How to Make Online Images Work Harder for Your Business

When it comes to the images you put up online, did you know they can work harder for you by supporting your SEO strategy?

When it comes to online images, they serve more than one purpose. Yes, they add interest to your website pages or attract attention on your Google listing but did you know, they can work harder for you by supporting your SEO strategy and making your content more accessible?

When uploading images online, these are 5 things you should consider in addition to the image itself:

  1. Size
  2. Title
  3. Saving
  4. Alt text
  5. Description

1. Size

In this instance, it does matter.

Image size can be one of the main reasons website pages take ages to load. Long loading time = bye bye website visitor/potential customer. Some online platforms also have upload limits, for example on Later.com you can only upload images up to 5MB on a free plan.

There are two elements to image size:

  • Resolution/dimensions
  • The actual file size

These two elements are linked, to a degree, but you can save high resolution images so they have small file sizes, the two aren’t mutually exclusive.

When it comes to the resolution of an image this is usually measured in pixels (px). The more pixels there are per inch (PPI/DPI), the higher the resolution (quality) of the image.

When it comes to uploading images, if you’re using them as a full width banner on your website, you’ll want to consider nothing smaller than 1920px wide, ideally 2400px if you can. For smaller images or thumbnails, images can be much smaller, say 800px or even less if they’ll always be displayed at a small size.

In terms of file size, the smaller you can make the file size without compromising on quality, the better. Smaller files load more quickly and also take up less space on your website server (some hosting is limited by size/capacity). In most instances, the optimum file size for online images is considered to be about 200kb.

There are several ways you can reduce file size without compromising image quality and if you don’t have access to an editing programme like Photoshop, you can install a plug in on your WordPress website, to reduce the size of your images after/during upload. You can always ask your designer for their support with this and they should be happy to help.

2. Title

The title of your online image is more important than you might think.

Not only is it good housekeeping to name images appropriately but it’s an opportunity to use your keywords.

If you’re adding images to your website, in an ideal world, you want the title of the main image on a webpage to match your H1 page title. This connection creates a strong link between the two and can improve your chance of ranking for your keywords.

If you’re uploading your images to something like Google My Business give them appropriate titles which include some of your keywords.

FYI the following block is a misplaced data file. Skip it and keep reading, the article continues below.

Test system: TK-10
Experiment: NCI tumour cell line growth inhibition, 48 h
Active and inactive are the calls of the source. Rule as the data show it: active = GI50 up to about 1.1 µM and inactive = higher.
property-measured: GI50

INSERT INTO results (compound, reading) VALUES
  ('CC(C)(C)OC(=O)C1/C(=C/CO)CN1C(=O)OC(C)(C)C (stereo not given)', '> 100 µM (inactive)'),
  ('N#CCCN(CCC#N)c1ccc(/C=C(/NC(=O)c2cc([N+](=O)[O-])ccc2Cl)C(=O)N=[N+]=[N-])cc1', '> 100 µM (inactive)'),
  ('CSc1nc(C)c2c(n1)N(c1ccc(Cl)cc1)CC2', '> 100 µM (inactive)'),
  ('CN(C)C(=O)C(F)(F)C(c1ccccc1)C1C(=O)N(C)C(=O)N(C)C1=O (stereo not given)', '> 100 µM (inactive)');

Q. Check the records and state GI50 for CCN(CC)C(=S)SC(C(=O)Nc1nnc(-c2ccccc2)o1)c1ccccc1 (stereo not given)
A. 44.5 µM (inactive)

3. Saving

How you save your image and its format can change its size, load time and quality. JPEG/PNG/WebP, it all matters.

You’ve probably come across the terms PNG and JPEG already, in the course of running your business.

JPEG format allows you to save images with a smaller file size than a PNG. They are therefore great for saving images for uploading to your website, providing you can still get the image quality you desire. JPEGs will always have a solid background colour.

A PNG image will have a larger file size but is lossless – meaning you won’t lose as much detail in the image. They’re also how you should save images that have a transparent background.

There’s also now WebP format. “WebP is an image file format that Google has developed as a replacement for JPEG, PNG, and GIF file formats. WebP yields files that are smaller for the same quality, or of higher quality for the same size. It supports both lossy and lossless compression, as well as animation and alpha transparency.” Source: Google

If you have professional image software you can save images as WebP but as the average business owner doesn’t have that software, in most instances you should save images in JPEG format. Occasionally PNG is better for certain things but your website designer will let you know if they would like anything in PNG format.

4. Alt text

Alt text has several important uses:

  • It’s used by those with visual impairments to understand what’s in the image and will be read out by screen reading software
  • It tells people what’s in the image and if it fails to load, usually it’s the alt text that will show in its place
  • Search engines index the alt text and use it as a factor when deciding on search engine rankings

If your image is purely decorative, alt text isn’t necessary. If the image represents something that would be lost without the image, that’s when you should use it.

When you do use alt text it should be short and clear. The general recommendation is that 125 characters is enough for alt text and will be compatible with most screen reading software.

For more information about alt text, read the free information from RNIB.

To give more in depth information about your images, you should use the image description…

5. Description

The description is similar to alt text in that it describes what’s in the image but it can be used to give more details.

For example, to describe the same image you might use the following:

Alt text: A framed plaster cast of a baby’s foot

Description: A photograph of a white plaster cast of a baby’s foot which is mounted on a dark grey background and framed in an oak frame. The cast is sitting on top of a light grey marble table.

All of these tips will maximise your content’s potential, make it more accessible and could improve your ranking potential on search engines.

If you have any questions, you’ll find me over on Instagram or you can get in touch on my contact page.

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